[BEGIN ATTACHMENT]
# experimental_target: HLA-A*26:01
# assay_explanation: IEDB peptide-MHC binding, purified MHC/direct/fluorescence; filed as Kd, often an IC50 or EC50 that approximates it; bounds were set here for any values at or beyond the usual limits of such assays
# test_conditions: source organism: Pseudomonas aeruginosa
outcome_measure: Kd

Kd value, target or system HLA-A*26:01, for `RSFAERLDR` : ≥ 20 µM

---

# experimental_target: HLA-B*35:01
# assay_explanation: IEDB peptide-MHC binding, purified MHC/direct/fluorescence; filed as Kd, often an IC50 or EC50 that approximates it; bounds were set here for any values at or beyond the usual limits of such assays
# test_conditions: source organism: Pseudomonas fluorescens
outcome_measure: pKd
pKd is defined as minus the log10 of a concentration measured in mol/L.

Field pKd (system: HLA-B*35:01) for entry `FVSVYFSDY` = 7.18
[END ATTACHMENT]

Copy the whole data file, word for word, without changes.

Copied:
# experimental_target: HLA-A*26:01
# assay_explanation: IEDB peptide-MHC binding, purified MHC/direct/fluorescence; filed as Kd, often an IC50 or EC50 that approximates it; bounds were set here for any values at or beyond the usual limits of such assays
# test_conditions: source organism: Pseudomonas aeruginosa
outcome_measure: Kd

Kd value, target or system HLA-A*26:01, for `RSFAERLDR` : ≥ 20 µM

---

# experimental_target: HLA-B*35:01
# assay_explanation: IEDB peptide-MHC binding, purified MHC/direct/fluorescence; filed as Kd, often an IC50 or EC50 that approximates it; bounds were set here for any values at or beyond the usual limits of such assays
# test_conditions: source organism: Pseudomonas fluorescens
outcome_measure: pKd
pKd is defined as minus the log10 of a concentration measured in mol/L.

Field pKd (system: HLA-B*35:01) for entry `FVSVYFSDY` = 7.18